“Food safety and security is one of the most significant challenges humanity has ever faced. We are entering a global crisis, and the complexity of the problem demands urgent measures.”

That’s according to Lincoln University Senior Lecturer in Food Microbiology, Dr Malik Hussain, whose comments come as part of an editorial in a special edition of the journal Advances in Food Technology and Nutritional Sciences.

At the heart of the challenge lie the pressing issues of a large, rapidly growing population, deteriorating agricultural soils, falling water tables, and the need to rapidly modify production methods based on climate change.

According to Dr Hussain, while food safety and security issues are nothing new, it’s the scale and interconnectedness of the problem that makes the situation more serious now. . .

Winton entrant wins top awards – Sally Rae:

Winton deer farmer Dave Lawrence, from the Tikana stud, won the champion of champions title at the Elk and Wapiti Society of New Zealand’s annual velvet and antler competition in Wanaka.

Mr Lawrence, who enjoyed considerable success in the competition, which attracted 63 entries, won the five year section, before claiming the top award. . .

Women’s programme receives support:

A programme to help upskill women on sheep and beef farms has just received significant new backing.

The programme, Understanding Your Farming Business, is run by the Agri-Women’s Development Trust with funding from the Government and industry collaboration, the Red Meat Profit Partnership.

The trust’s executive director Lindy Nelson said it helped women to gain a better understanding of what drives a farming business and how to measure on-farm performance. . .

Charity bike ride for rural mental health issues – Dave Goosselink:

The taboo subjects of depression and suicide in the farming community are behind a South Island charity bike ride.

Twenty-seven riders are cycling from Picton to Bluff to raise awareness of mental health issues, and for Southland farmer John Dowdle, it’s a very personal issue.

As well as getting up early to bring in the cows, Mr Dowdle has been busy training for a charity ride. He’ll spend the next nine days cycling down the West Coast along with 26 other riders, raising awareness for an issue that’s not often discussed. . .

New Zealand wine goes head-to-head with Australia and England to celebrate the Cricket World Cup:

The cricket pitch is not the only place New Zealand will be competing with the two sporting behemoths, Australia and England, during the upcoming Cricket World Cup. New Zealand wine is battling it out with Australian and English wine in a series of cricket-themed blind tastings this month to celebrate the start of the competition.

To kick-off the celebrations, New Zealand sparkling wine will compete with English sparkling wine in the “Battle of the Bubbles” on 19 February in Wellington. 12 wines from each country will be tasted blind by two teams, each headed by one Wine Captain. Jane Skilton MW will captain New Zealand with moral support from cricketing legend Stephen Fleming. Wine super-star Oz Clarke will lead the English team. . .

 


Polson, Bilodeau Agri-people of Year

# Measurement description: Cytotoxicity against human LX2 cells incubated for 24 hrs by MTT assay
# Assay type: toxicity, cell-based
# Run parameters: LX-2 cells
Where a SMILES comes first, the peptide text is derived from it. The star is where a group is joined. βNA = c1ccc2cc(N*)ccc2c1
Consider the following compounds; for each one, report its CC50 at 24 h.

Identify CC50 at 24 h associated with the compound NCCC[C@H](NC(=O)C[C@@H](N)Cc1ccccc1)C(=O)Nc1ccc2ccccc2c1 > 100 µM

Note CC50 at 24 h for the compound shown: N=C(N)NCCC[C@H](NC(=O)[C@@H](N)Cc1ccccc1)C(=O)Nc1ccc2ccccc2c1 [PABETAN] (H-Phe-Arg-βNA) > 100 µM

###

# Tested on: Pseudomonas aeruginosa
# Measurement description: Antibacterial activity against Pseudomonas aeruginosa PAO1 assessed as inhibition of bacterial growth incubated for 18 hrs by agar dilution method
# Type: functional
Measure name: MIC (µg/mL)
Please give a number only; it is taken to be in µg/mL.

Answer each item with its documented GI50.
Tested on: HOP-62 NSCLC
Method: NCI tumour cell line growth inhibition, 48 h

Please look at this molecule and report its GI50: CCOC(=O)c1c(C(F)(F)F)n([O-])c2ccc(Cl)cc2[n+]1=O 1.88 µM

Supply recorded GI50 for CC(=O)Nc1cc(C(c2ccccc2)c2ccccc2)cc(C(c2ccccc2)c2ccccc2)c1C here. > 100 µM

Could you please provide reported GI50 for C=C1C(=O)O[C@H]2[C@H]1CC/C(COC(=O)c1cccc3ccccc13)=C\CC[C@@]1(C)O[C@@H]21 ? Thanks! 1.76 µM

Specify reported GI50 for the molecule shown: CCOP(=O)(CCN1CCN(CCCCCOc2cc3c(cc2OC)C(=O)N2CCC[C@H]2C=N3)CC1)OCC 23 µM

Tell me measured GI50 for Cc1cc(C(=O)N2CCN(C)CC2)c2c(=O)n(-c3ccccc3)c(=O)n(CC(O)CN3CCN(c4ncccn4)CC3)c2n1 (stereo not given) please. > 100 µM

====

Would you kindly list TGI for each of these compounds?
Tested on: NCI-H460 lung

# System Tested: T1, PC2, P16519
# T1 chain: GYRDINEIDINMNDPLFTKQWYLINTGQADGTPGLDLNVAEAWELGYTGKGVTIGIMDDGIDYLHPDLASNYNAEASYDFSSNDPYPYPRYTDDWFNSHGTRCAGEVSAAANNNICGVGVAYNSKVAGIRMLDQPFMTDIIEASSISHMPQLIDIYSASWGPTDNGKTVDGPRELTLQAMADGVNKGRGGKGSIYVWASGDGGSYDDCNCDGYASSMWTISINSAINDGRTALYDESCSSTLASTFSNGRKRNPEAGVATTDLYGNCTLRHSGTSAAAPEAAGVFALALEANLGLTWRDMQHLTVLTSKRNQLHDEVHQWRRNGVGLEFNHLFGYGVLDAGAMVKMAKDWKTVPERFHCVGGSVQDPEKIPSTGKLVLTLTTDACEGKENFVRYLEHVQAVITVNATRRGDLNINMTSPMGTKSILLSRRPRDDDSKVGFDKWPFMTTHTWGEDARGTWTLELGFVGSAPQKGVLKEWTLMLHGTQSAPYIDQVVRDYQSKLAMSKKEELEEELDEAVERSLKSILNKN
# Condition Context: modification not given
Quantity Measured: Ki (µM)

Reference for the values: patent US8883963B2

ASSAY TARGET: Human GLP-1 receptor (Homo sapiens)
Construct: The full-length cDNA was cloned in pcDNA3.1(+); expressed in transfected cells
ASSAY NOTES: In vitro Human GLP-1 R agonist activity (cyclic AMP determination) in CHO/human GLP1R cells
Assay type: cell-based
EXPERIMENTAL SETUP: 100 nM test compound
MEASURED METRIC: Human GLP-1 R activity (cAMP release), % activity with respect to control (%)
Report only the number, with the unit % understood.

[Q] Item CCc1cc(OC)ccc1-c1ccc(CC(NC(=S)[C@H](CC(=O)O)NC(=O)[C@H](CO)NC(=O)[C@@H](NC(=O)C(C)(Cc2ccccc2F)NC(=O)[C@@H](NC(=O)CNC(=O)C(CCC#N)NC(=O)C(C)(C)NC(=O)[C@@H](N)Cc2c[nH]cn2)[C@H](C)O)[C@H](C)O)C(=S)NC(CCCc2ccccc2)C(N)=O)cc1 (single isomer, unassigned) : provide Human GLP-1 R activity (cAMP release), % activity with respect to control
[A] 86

July 4, 2014

Ballance Agri-Nutrients Chief Executive, Larry Bilodeau, was last night named 2014 Vodafone/Federated Farmers Agri Businessperson of the Year while the late Alistair Polson was named 2014 Agri Personality for 2014.

“With Te Radar as the perfect Master of Ceremonies, Federated Farmers was honoured to not only recognise all major agricultural award winners, but the two people who have emerged first among equals,” says Bruce Wills, Federated Farmers President whose term comes to an end at the conclusion of the Federation’s 2014 conference.

“It was bittersweet that we honoured the memory and outstanding contribution made by the late great Alistair Polson in making him 2014 Agri Personality of the Year.

“What made the night poignant was that his wife Bo accepted the Award on his behalf. Alistair was not only a great President of the Federation but defined selfless public service.

“Our 2014 Vodafone/Federated Farmers Agri Businessperson is Ballance Agri-Nutrients Chief Executive Larry Bilodeau.

“While the judging is done separate of us, I wish to pay tribute to the outstanding calibre New Zealand has in our rich agribusiness and agriservices environment. They were Dr. Paul Livingstone QSO of TB Free/OspriNZ, Lindy Nelson of the Agri Woman Development Trust and Farmlands Co-operative Society Ltd Chief Executive, Brent Esler.

“All are outstanding leaders.

“Larry, as Chief Executive of New Zealand’s largest fertiliser supplier, has led the co-operative’s evolution from one focused on fertiliser to one meeting the complete farm nutrient needs of our primary industries.

“We have truly outstanding talent in farming and these awards recognise and celebrate them. Something Te Radar noted as the primary industries need to recognise success more,” Mr Wills concluded.

Giving the award to Alistair Polson posthumously is a reminder of the importance of honouring and showing our appreciation of  people when they’re alive.

I hope it gives some comfort to his family to know how much his contribution to agriculture, his community and New Zealand, are valued.

Larry Bilodeau might not be well known outside farming circles but his leadership in Ballance has been outstanding.